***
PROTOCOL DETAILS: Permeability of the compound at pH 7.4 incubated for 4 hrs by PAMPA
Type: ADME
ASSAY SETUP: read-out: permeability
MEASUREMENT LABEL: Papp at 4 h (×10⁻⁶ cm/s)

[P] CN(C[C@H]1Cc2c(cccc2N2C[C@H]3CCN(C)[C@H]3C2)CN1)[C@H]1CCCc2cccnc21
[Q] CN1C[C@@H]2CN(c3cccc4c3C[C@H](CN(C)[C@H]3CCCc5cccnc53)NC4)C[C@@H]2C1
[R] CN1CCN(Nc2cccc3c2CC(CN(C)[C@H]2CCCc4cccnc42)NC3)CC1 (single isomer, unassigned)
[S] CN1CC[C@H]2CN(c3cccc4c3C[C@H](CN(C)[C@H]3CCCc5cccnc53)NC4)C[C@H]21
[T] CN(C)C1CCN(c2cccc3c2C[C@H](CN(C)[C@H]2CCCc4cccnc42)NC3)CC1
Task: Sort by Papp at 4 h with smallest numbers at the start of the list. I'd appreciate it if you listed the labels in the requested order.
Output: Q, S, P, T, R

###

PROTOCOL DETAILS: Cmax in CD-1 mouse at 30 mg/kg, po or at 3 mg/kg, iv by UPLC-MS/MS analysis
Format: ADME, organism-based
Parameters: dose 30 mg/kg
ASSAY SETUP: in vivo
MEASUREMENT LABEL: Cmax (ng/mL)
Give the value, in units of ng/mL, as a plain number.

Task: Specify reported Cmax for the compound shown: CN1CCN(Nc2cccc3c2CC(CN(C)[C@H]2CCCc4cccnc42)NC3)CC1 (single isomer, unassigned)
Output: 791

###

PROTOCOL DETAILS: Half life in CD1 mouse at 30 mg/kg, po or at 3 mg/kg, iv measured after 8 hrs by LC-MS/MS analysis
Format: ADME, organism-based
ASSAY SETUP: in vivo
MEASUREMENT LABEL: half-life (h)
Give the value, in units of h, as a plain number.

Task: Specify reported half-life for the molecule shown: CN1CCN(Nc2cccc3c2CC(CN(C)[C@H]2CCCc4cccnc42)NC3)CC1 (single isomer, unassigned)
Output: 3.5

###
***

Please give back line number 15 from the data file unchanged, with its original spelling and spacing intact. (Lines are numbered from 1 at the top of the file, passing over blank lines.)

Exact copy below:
Parameters: dose 30 mg/kg